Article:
The St. Louis and the Chicago Browns met at the Grand avenue Park yesterday afternoon, and each tried to out-bat the other. They lost sight of everything else but this. The result was that the Chicago team got in the most hits, but the home team, while they were doing this, got in the most runs, and so won the game. Good base running and fair fielding proved too much for the visitors…
-St. Louis Globe-Democrat, July 10, 1881
Devinney had umpired numerous Brown Stockings' games in 1877 and got caught up in the gambling scandals that erupted that year. In August of 1877, he accused George McManus, the manager of the Brown Stockings, of offering him a bribe in exchange for favorable calls. Later, Jim Devlin would testify that members of the Louisville club paid Devinney to throw games to them.
Baseball, at that time, had a serious problem with corruption. Players, managers, and umpires were all colluding to throw games and the integrity of the game was in question. I think a lot of baseball fans knew what was going on. I don't think any of this came as a huge surprise to people who followed the game and I think the game was being harmed by this corruption. I don't think it's a coincidence that baseball suffered through some rather difficult economic times in the late 1870s, when all of this was going on.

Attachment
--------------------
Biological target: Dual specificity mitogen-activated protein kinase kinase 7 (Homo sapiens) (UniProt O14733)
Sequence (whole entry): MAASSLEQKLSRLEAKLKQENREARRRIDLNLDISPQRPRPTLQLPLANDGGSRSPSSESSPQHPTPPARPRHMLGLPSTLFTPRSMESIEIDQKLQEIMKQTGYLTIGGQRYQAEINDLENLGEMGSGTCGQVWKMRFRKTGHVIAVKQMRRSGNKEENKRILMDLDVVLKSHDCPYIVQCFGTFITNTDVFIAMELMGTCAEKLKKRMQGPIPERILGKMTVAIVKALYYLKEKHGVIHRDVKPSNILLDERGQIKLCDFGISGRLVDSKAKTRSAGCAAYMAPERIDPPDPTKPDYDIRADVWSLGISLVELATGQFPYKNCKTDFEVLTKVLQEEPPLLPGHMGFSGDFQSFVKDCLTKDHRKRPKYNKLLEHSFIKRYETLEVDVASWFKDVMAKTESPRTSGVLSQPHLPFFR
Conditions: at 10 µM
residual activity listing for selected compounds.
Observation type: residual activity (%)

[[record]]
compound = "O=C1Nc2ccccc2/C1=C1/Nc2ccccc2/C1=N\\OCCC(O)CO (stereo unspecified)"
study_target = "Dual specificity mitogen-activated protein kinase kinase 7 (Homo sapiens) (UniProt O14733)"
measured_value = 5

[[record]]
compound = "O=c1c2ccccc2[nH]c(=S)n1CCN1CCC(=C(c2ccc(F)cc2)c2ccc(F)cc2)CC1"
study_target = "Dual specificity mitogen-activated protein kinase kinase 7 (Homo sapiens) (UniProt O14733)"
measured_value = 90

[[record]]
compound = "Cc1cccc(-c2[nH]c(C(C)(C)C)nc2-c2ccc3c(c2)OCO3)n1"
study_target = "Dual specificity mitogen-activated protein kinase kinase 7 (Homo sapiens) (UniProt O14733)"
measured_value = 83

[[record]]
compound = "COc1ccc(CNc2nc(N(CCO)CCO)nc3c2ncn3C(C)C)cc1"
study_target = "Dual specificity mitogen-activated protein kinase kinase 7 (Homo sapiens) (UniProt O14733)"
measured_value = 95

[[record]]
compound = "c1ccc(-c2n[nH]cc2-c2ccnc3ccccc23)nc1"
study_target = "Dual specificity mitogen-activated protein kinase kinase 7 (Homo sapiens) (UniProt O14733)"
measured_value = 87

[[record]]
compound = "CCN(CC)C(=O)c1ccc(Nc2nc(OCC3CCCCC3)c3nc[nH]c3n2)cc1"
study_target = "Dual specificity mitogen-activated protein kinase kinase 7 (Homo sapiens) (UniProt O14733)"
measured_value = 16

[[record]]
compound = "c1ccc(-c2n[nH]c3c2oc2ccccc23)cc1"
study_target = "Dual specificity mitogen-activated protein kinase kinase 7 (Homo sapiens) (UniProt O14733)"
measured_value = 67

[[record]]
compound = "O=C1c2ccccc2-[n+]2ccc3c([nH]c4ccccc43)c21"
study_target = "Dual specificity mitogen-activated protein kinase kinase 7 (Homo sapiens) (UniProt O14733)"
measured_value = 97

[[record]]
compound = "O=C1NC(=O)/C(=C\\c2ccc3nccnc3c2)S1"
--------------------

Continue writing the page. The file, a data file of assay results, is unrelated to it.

Devinney was a part of that corrupt system. He had no business umpiring baseball games in 1881. Everybody knew what he was and what he had done. He should have been shunned but here he was in 1881, umpiring games again for the Brown Stockings.